We propose that the Sec6–Sec1 interaction is critical for targeting Sec1 to sites of polarized secretion. The weak interactions between Sec1 and the individual SNARE proteins are not likely to recruit Sec1; furthermore, neither Sso1 nor Sec9 localizes specifically to sites of secretion on the plasma membrane (Brennwald et al., 1994
). In contrast, Sec6 is critical for anchoring the exocyst complex at sites of secretion on the plasma membrane (Songer and Munson, 2009
). We propose that exocyst-bound Sec6 recruits Sec1 to sites of secretion, where it is handed off to newly formed ternary SNARE complexes for membrane fusion (Scott et al., 2004
). Consistent with this idea, destabilization or mislocalization of the exocyst complex, for example, in the sec6-4
mutant, leads to loss of Sec1 localization (Grote et al., 2000
In contrast to Sec1 recruitment, Sec6 is not a likely candidate to be the factor that recruits Sec9 to the plasma membrane. Unlike its homologue SNAP-25, Sec9 has no lipid modifications to anchor it and thus requires a binding partner on the plasma membrane. Moreover, Sec9 is dispersed throughout the plasma membrane, whereas Sec6 and Sec1 are specifically polarized to sites of secretion. Instead, we propose that Sec6–Sec9 holds Sec9 in an inactive state (perhaps an assembly intermediate) at sites of secretion, where Sso1 becomes activated, to prevent premature or inappropriate SNARE assembly and vesicle fusion. The small amount of Sec6 that is Sec9 bound () is consistent with the low abundance of Sec9 localized to sites of exocytosis.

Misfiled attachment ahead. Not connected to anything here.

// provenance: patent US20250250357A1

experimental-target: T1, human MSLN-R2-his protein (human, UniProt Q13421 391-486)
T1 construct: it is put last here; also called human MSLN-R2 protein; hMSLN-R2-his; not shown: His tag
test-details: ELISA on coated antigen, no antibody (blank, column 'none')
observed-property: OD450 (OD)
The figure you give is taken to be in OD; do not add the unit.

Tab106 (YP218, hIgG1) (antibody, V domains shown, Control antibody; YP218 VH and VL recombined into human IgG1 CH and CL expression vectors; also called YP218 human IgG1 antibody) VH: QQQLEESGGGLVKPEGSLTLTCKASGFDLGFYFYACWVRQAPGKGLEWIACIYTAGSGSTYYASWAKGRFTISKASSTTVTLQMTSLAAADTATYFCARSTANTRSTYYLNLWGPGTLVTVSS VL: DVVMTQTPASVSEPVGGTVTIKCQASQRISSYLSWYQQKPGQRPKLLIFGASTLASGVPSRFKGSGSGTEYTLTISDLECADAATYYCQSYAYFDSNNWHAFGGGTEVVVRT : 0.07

What releases Sec6 from Sec9 to drive SNARE complex assembly? At sites of secretion, a small amount of unbound Sso1 and Sec9 would be present. The factor that opens Sso1 would also be localized to these sites; any SNARE complex assembly caused by premature opening of Sso1 at these sites would be blocked by the Sec6–Sec9 interaction. Vesicle arrival would then trigger exocyst assembly (Boyd et al., 2004
), leading to the release of Sec6 from Sec9, concomitant with Sso1 opening. These changes may also occur concurrently with Sec1 recruitment to provide coordinated regulation of vesicle arrival, tethering, and production of fusion-ready SNARE complexes. Individually, the Sec6–exocyst interactions are weak and do not compete with Sec9 for binding Sec6; however, the multivalent combination of exocyst subunits would likely be strong enough to release Sec9. Furthermore, it is possible that in the cell, Sec1 may exist at a high enough local concentration at sites of secretion to drive Sec9 release, likely in conjunction with exocyst assembly.